2004 Foresight Institute Distinguished Student Award
for the college undergraduate or graduate student
whose work in nanotechnology is deemed most notable
Nominations were due by August 8, 2004
A Graduate Fellow at Nanorex Corporation and Syracuse University doctoral candidate, Damian Allis received the Foresight Distinguished Student Award for his work in the application of theoretical computational methods to the design and study of molecules and nanostructures, materials for molecular electronics, non-linear optical materials, and molecular building blocks and biomimetic principles.
Dr. James Ellenbogen (left) presents the 2004 Foresight Institute Distinguished Student Award to Damian Allis.
Foresight Founder and Vice President, Public Policy, Christine L. Peterson, congratulates Damian Allis on receiving the award.
|Foresight Distinguished Student Award winner Damian Allis (right) with the winner of the Foresight Prize in Communication Howard Lovy (left) and the Foresight Institute Feynman Prize winners Homme Hellinga (Experimental, left of center) and David Baker (Theory, right center).|
See also Foresight’s press release Foresight Institute Awards Feynman Prizes: Nanotechnology Researchers, Journalist and Student Honored at Advanced Nanotechnology Conference
The Foresight Institute Distinguished Student award recognizes the college graduate or undergraduate student whose work is deemed most notable in advancing the development and understanding of nanotechnology. The award will be presented at the 1st Conference on Advanced Nanotechnology: Research, Applications, and Policy, to be held October 22-24, 2004, at the Crystal City Marriott Hotel, Washington, DC.
The award recipient must accept in person at the Feynman Awards Banquet at the Conference. The winner will receive complimentary full registration including banquet, coach airfare and up to 3 nights hotel (arranged by Foresight Institute, Sat. night stay required), $250 cash to cover additional expenses, and the physical award.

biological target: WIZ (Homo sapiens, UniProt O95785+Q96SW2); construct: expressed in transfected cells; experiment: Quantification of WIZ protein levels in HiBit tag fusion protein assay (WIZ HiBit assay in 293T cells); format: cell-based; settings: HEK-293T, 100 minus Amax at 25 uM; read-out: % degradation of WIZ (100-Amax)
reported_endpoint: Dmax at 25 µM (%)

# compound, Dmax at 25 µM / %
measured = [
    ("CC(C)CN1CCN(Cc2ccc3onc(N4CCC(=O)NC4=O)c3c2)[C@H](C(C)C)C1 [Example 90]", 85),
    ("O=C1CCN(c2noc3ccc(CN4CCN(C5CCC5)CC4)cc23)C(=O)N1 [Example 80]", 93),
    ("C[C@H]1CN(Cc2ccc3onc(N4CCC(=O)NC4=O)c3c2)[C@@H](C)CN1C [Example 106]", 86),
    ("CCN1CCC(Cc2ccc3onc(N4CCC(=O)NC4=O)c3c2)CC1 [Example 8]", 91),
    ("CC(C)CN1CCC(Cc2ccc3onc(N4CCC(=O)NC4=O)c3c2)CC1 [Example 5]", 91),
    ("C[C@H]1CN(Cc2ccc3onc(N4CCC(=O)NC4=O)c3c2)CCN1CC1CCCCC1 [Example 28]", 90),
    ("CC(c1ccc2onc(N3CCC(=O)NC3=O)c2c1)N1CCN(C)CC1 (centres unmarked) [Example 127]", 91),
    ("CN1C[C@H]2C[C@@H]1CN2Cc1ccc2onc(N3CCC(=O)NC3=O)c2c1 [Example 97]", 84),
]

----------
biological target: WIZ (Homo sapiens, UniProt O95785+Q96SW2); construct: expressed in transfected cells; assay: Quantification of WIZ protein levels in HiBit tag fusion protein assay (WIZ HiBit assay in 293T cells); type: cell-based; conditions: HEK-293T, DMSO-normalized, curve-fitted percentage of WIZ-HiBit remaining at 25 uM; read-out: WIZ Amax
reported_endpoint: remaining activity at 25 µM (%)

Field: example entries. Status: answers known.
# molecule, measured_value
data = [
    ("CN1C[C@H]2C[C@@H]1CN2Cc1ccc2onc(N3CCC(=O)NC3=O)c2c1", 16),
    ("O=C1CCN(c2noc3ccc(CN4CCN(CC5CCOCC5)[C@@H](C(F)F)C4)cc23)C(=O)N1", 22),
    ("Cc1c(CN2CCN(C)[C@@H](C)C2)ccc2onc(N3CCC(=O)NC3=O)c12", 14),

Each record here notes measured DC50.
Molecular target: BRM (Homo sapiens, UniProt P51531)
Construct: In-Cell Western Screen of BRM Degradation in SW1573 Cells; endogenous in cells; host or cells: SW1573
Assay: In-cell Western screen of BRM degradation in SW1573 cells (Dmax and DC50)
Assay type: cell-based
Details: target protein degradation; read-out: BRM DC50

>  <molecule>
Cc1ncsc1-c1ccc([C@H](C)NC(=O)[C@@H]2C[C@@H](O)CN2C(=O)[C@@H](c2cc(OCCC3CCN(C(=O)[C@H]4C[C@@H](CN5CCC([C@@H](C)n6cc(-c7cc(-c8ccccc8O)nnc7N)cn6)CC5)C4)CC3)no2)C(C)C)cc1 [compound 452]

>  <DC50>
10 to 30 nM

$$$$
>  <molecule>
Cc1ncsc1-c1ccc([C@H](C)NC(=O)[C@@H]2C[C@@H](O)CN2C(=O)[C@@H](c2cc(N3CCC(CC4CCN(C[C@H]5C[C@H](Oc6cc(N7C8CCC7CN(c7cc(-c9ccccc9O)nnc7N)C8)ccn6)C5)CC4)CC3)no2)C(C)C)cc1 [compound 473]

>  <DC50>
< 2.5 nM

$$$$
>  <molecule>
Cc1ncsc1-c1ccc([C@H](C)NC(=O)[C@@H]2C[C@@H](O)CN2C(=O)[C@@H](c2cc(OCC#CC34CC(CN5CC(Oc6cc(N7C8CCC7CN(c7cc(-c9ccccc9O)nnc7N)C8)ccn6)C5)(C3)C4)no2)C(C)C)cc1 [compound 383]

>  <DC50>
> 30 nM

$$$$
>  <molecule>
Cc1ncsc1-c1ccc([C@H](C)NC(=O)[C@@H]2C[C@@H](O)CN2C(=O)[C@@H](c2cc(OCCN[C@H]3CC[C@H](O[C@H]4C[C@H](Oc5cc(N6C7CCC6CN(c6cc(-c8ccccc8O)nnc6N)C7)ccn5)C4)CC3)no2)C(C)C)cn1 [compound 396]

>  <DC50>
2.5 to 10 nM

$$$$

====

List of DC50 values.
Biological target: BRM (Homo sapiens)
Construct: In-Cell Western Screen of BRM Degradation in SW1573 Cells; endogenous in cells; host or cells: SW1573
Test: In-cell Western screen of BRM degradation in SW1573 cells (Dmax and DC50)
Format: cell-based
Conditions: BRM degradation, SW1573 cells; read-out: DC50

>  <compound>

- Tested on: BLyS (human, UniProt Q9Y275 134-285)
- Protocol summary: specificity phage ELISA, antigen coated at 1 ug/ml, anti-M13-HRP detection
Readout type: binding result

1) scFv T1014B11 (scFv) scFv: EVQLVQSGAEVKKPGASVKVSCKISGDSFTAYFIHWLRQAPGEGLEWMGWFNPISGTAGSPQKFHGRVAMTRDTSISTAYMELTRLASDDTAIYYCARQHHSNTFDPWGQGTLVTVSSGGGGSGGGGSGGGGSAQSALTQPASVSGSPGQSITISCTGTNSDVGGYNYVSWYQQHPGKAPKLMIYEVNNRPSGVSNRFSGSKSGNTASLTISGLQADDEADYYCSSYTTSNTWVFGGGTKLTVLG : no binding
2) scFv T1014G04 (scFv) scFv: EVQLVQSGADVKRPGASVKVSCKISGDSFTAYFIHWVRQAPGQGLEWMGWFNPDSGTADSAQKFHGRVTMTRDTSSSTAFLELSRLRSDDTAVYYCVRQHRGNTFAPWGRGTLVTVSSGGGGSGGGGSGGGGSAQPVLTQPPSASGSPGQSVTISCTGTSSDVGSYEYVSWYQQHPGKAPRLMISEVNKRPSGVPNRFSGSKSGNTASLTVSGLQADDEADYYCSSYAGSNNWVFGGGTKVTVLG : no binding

Nominations are due by August 8, 2004
Please send in your nominations to the Foresight Institute to arrive by August 8, 2004. Nominations should include name, educational institution, mailing address, telephone number, and email address of the nominee, as well as a paper, electronic, or web document URL describing the work for which the student is being nominated. If you are nominating someone else, please include your own contact information as well. Nominations should be sent to:
2004 Distinguished Student Award
PO Box 61058
Palo Alto, CA 94306 USA
Email: [email protected]
Email is strongly preferred for all entries. Any enclosures should be in the form of ASCII text, a Microsoft Word document, PDF, or preferably a URL to a Web page.
The winner will be selected in time to make arrangements to attend the 2004 Conference. He or she must be a full-time student at the time of the presentation.
The award is intended primarily to enable the winning student to attend Foresight Institute’s Conference on Molecular Nanotechnology, which is held annually to bring together leaders in nanotechnology research.
Research areas considered relevant to molecular nanotechnology and molecular manufacturing include but are not limited to:
- biomolecular machinery
- computational chemistry
- supramolecular chemistry
- molecular machines
- scanning probes
Special consideration will be given to submissions clearly leading toward the construction of a general-purpose molecular assembler. Applicants wishing further information on the field of the prize are referred to the book Nanosystems: Molecular Machinery, Manufacturing, and Computation (Wiley Interscience, 1992).
The Foresight Institute Distinguished Student Award was established in 1997 and institutionalizes the first grant made in 1996 by Foresight to John M. Michelsen, a University of California at Irvine chemistry student.